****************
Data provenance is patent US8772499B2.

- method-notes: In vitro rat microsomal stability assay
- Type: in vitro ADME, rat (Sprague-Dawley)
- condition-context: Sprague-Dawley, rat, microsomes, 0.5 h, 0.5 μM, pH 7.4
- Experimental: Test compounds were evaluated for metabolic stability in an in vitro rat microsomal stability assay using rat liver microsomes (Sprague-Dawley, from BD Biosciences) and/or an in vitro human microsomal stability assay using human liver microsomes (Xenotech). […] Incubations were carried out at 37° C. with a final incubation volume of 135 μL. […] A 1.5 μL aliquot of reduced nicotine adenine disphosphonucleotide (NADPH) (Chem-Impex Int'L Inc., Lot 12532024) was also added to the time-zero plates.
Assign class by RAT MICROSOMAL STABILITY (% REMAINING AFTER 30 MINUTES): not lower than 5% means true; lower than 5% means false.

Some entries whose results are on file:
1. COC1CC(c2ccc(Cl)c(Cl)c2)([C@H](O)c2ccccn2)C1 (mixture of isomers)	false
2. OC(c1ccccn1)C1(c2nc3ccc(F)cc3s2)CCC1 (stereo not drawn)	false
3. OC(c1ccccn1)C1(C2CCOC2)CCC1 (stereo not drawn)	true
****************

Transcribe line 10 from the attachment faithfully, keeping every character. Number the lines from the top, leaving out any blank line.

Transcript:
3. OC(c1ccccn1)C1(C2CCOC2)CCC1 (stereo not drawn)	true